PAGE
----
One of the things to consider in any script are the “threshold scenes” like this. In my thriller “Implicated” (MGM) I made sure that when the detective enters the female suspect’s house it was a big moment—crossing an ethical line. In horror there are often big moments when the protagonist enters the haunted house, or the family moves into the new home next to the highway and in front of the pet cemetery, or when the van load of kids enter cannibal country. This is the big scene where character move from the “normal world” into the world where danger lurks. Often there is a character who warns them about the dangers beyond, “You’re all doomed! Except for you... you’re the protagonist.”

I have always said that films are shared dreams (we sit in the dark as a group and experience them and they tend to follow the logic of dreams rather than reality) and horror films are shared nightmares, and the use of Mother Nature’s psychedelics helps to send us into this dreamworld. Crazy things can happen, but are they really happening? The other great thing established in this scene is that we are in Sweden in summer where it never really gets dark—the days are very long, and all of the horrors will take place in bright daylight.

After their trip, the group is lead off the dirt road and through the woods on a serpentine trail to the village, where they pass through an actual wooden portal into....


The village is a collection of wood structures and groups of happy people in white frocks with embroidery singing and dancing in the bright summer sun. The guests are welcomed with hugs. This place would win any competition with Disneyland for The Happiest Place On Earth. Which works to make the horrors even more shocking and unexpected. They enter the village at the 40-minute mark in the Director’s Cut, about where Act 2 begins.

[Script Extra: Writing Action Movies—How Much Juice is Enough?]

This is where scripts often go wrong in slow burns, because Act 2 is the “conflict act” and we are simmering instead of exploding, which can seem slow and boring. It’s our job to prevent it from becoming boring by making sure the audience doesn’t forget that the story is on fire. Here are some of the methods for accomplishing this.

HINTS OF THINGS TO COME: Charming villager Ingemar (Hampus Hallberg) gives the group a tour of the village on their way to the barracks where they will be sleeping. He explains some of the basics of how their society works. This acts as both exposition and a way to tease the audience about some of the horrors to come. As they pass a giant brown bear, and Simon says, “So we’re just going to ignore the bear?” And Ingemar answers, “It’s a bear. ”This seems to diffuse any fear they might have, but actually just makes the audience think more about the bear. What *will* it be used for in the festival? Christian asks about a wooden structure at the edge of the village and is told it is forbidden, not for him.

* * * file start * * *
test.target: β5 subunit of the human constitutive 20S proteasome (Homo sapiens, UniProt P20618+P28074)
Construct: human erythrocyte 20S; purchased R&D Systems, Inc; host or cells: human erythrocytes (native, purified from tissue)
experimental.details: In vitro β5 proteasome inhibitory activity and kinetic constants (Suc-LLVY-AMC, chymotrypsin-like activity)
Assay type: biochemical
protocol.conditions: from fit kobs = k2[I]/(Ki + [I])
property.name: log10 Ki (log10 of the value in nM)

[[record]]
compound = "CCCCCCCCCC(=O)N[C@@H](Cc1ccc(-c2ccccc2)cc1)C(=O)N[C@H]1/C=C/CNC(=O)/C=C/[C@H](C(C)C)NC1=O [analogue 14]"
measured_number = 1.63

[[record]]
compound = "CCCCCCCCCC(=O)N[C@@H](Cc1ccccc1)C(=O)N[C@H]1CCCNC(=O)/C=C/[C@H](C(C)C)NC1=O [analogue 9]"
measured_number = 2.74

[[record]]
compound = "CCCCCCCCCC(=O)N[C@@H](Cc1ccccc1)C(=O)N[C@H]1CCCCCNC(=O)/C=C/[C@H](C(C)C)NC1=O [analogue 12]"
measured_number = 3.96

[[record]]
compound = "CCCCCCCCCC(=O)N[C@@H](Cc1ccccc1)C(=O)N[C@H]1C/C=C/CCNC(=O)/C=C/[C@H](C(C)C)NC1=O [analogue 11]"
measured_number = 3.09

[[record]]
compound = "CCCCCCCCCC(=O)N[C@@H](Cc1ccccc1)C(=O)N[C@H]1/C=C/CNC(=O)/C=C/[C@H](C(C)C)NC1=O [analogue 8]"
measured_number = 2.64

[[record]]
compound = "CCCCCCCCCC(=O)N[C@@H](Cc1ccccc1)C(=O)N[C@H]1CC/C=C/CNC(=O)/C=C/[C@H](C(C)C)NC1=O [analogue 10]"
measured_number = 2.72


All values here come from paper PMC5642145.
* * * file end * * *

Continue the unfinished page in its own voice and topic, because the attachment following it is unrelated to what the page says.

Their culture is built around the number 9, and they are in luck because every 90 years they have a special element in their celebration—and that is this year. The lives of the villagers are divided into “seasons”—from birth to 18 years they are children raised by the whole village, from 18-36 they live in the outside world and learn things that will help the village, from 36-54 they return to the village and work, and from 54-72 they are the wise elders who mentor others. When someone asks what happens after they are 72, Pelle jokes that they die. But is it a joke?

The barracks are where single people live (from babies to young men and women) in a big open space. The walls are painted with fantastic images—hey, there’s a bear! Hey, there is a building on fire! Hey, there is someone drinking a mug of menstrual blood! What the heck is that a painting of? Dani discovers a wall of old photographs, and Pelle tells her they are the May Queens—the last one standing after a dancing competition.

This starts the audience thinking about how each of these things might pop up again in the story. What is in that forbidden structure at the edge of the village? Will someone be eaten by the bear? What is that thing that only happens every 90 years? These questions engage the audience in the mystery of the village.

POKING THE TIGER: Tension is a caged tiger looking for a way out... angry and ready to attack. To keep the tension alive you have to keep poking at that tiger to keep him angry. Last thing you want is a sleeping tiger... and a sleeping audience. Slow burns require that you keep poking the tiger, bringing that hidden conflict to the surface. Reminding the audience of the fire.

The tension (and suspense) in Hitchcock’s “Rope” comes from that dead dinner guest hidden in the trunk in the middle of the living room.. Will the body be discovered? We don’t want the audience to forget that body is in there - that will remove the suspense and tension—so we need to constantly remind the audience that a dead body is in that trunk, and constantly have it *almost* being discovered. We need to keep poking that caged tiger with pointed sticks to keep it growling! So throughout “Rope” people are constantly *almost* discovering the body.

“Midsommar” establishes the village traditions as being very methodical—it’s not just that everything is divisible by 9, the tables for meals are set up in specific geometric patterns and when the group is called to dinner nobody sits. “We will stand until it is the right time to sit.” They stand at the table for an uncomfortable amount of time, until the village elder sits down, and then everyone else does in almost Busby Berkeley precision. This is a society of customs and rituals, and these outsiders need to be careful not to offend them... which creates a culture clash that “pokes the tiger” on a regular basis. Mark is the ultimate “ugly American”, he is self centered and doesn’t care who he offends. After it was the right time to sit, no one begins eating... except Mark who just shovels food into his mouth. Um, there was a moment of silent prayer that he screwed up.

Throughout the film Mark does one unthinking and unfeeling thing after another, each worse than the one before, until he does something so horrifying and unthinkable that you expect them to execute him on the spot... and that is poking the tiger. It seems like Mark does something to offend the village almost every ten minutes. He is constantly vaping and blowing smoke in people’s faces, and this culture doesn’t smoke.